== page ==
In a concurring opinion, Justice Samuel Alito wrote: "If today's decision teaches any lesson, it must be that the regulation of many types of off-premises student speech raises serious First Amendment concerns, and school officials should proceed cautiously before venturing into this territory."

In a statement, the National School Boards Association said that "while the school district lost on the facts of this particular case, it represents a win for schools, as well as students, who can still be protected from off-campus student speech that bullies, harasses, threatens, disrupts, or meets other circumstances outlined by the Court."

In a dissent, Justice Clarence Thomas wrote that the school was right to suspend Levy because students like her "who are active in extracurricular programs have a greater potential, by virtue of their participation, to harm those programs."

Thomas has long taken the position that students generally do not have free speech rights.

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The Supreme Court sided with students today. The justices ruled that a cheerleader's online F-bombs hurled at her school and her team are protected speech under the First Amendment. In an 8-to-1 vote, the court said that school administrators do have the power to punish students' speech online or off campus if it disrupts the classroom, but the justices concluded that a few swear words posted online from off campus, as in this case, did not meet the definition of disruptive. With me now, NPR legal affairs correspondent Nina Totenberg. Hi, Nina.


KING: Why did this case go all the way to the Supreme Court?

TOTENBERG: (Laughter) Well, this was a case brought by Brandi Levy, who at the time was a 14-year-old student in Mahanoy, Pa. She failed to win a promotion from the JV cheerleading squad to the varsity, and frustrated and upset, she launched a bunch of those F-bombs on Snapchat to some 200 of her friends, and they were all about school and life in general. When word of her message got out, she was suspended from the cheerleading squad, and she and her parents went to court, contending that she had a First Amendment right to express herself outside of school. A federal appeals court agreed with her, declaring that schools have no right to punish a student for speech outside of the school campus, ever.

Well, today, the Supreme Court drew a much narrower line. In an opinion by Justice Stephen Breyer, the court said there are times when schools can punish students for off-campus speech, like targeted bullying and harassment, but not speech like this, that, in essence, is of - the essence of a person's First Amendment free expression.

KING: What are some of the implications of today's ruling?

TOTENBERG: This was pretty down-the-middle kind of an opinion, very workmanlike opinion by Justice Breyer, very typical. He noted that if a school can punish off-campus speech as easily as this, then all of a student's speech is subject to punishment 24 hours a day, when she's at school and when she's not at school. And writing for the majority, he said while public schools do have a special interest in regulating some off-campus student speech, the special interests offered by the school here are not sufficient to overcome Brandi Levy's interest in free expression.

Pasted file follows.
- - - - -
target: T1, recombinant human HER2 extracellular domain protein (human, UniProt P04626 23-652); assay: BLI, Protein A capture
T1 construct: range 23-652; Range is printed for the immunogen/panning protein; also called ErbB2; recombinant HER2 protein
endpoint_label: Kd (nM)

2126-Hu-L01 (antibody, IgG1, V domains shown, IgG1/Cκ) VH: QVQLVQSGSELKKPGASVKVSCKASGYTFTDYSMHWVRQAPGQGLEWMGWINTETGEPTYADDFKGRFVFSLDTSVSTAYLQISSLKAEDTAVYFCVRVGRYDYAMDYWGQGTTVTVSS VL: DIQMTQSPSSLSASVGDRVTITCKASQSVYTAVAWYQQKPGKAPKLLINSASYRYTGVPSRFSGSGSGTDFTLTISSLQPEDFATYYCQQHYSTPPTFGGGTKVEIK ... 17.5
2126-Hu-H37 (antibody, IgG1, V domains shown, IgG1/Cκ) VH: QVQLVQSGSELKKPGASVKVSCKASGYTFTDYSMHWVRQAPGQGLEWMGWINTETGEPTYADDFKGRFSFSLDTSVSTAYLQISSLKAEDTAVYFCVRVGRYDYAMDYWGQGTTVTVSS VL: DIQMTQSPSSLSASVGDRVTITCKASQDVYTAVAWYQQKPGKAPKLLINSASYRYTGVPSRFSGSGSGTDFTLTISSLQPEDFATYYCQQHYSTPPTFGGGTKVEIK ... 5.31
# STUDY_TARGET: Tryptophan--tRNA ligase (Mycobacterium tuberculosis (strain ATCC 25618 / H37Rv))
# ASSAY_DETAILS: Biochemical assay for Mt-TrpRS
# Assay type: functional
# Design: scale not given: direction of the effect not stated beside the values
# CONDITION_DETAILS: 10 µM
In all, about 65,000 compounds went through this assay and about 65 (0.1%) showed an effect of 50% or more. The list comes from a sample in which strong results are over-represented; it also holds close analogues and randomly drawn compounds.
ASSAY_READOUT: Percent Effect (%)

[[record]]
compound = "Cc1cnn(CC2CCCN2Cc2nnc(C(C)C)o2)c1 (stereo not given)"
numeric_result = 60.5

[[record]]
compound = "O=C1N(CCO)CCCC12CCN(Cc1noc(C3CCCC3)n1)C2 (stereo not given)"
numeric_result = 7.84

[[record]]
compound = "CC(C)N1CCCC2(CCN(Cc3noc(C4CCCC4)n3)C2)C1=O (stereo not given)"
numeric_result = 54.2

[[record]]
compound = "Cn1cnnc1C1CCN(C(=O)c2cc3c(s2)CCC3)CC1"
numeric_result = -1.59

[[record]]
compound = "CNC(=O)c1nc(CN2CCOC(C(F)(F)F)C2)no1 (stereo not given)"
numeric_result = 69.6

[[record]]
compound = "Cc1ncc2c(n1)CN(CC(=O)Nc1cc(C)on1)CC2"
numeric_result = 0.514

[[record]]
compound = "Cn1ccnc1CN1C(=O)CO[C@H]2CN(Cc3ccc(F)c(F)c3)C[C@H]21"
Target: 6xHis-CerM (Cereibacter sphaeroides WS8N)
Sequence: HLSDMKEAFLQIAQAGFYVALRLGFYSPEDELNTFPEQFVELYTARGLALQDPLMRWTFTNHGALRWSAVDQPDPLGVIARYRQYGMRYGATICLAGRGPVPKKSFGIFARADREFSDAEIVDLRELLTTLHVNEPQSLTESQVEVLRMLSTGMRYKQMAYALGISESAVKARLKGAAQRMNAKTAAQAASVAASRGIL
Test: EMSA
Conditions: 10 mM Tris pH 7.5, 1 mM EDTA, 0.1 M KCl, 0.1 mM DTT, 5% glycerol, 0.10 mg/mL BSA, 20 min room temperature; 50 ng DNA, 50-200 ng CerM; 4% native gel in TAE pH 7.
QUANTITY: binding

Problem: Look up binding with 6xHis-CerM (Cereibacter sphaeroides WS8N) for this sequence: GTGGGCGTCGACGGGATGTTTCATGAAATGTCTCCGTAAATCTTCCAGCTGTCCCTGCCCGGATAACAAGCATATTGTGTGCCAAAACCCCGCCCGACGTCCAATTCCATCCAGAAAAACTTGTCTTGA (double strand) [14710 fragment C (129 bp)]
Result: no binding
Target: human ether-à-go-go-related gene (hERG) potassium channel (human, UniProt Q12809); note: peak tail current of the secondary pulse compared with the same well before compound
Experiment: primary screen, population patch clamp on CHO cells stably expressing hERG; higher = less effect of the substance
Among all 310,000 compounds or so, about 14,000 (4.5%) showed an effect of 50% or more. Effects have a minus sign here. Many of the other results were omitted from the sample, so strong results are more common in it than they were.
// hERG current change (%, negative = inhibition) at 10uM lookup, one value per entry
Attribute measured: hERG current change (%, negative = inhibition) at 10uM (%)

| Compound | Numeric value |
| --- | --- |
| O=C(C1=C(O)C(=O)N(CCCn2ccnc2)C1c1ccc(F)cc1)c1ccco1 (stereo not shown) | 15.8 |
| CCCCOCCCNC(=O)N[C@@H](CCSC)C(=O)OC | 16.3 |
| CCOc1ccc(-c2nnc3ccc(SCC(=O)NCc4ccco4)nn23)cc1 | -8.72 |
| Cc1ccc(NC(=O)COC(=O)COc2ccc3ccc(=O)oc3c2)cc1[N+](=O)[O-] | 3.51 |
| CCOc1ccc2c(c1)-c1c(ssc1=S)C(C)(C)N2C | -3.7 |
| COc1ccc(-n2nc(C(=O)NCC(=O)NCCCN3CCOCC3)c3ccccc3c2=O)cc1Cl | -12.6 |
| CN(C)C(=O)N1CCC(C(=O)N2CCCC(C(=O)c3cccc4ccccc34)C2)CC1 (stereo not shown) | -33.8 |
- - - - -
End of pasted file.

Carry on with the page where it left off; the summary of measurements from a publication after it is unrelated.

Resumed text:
KING: OK. It was an 8-to-1 ruling. We have seen a bunch of lopsided opinions for this court. Is this another one of those?

TOTENBERG: Yes and no. Technically, it's an 8-to-1 opinion, but Justice Alito, writing for himself and Justice Gorsuch, wrote a much longer concurring opinion than the majority opinion. Seven - even seven more - sorry, I misspoke there. It was seven more pages than the majority opinion. And he went off on a tangent of his own. And Justice Thomas, writing for himself, said once again that he doesn't think the First Amendment protects students' speech at all. So this is really more of a 6-3 decision. And like a lot of the opinions so far this year, three of the conservatives joined with the court's three liberals in a somewhat limited, sort of middling decision.

KING: OK. And then there were a couple of other important decisions today. In the time we have left, can you tell us about a few?

TOTENBERG: In a very important case, Justice Alito, who's written numerous opinions dramatically eroding the power of labor unions, did it again today by a straight 6-to-3 liberal-conservative split. He wrote the conservative court's opinion striking down a California law that allowed labor union organizers to meet with farmworkers on their employers' property during lunch or other off hours before or after work, a set number of days a year. The court said that was an unconstitutional taking of the growers' property. And while I haven't read everything, it could throw in doubt a similar law that's a federal law that's been in place for decades and decades - I would think more than a half century - that gives similar rights to labor organizers around the country but under federal law.

And in another decision, the court set out limits for how far police can go without a warrant in pursuing onto a person's property someone who was observed committing a misdemeanor. In this case, it was a guy who was playing loud music while he was (laughter) driving down the highway late at night and was pursued by a policeman up into his own garage. The court said there are no hard-and-fast rules about this kind of thing but that, generally, misdemeanors don't qualify you to go running on to somebody's property if they're not serious.

KING: NPR legal affairs correspondent Nina Totenberg. Thanks, Nina.

TOTENBERG: Thank you, Noel. Transcript provided by NPR, Copyright NPR.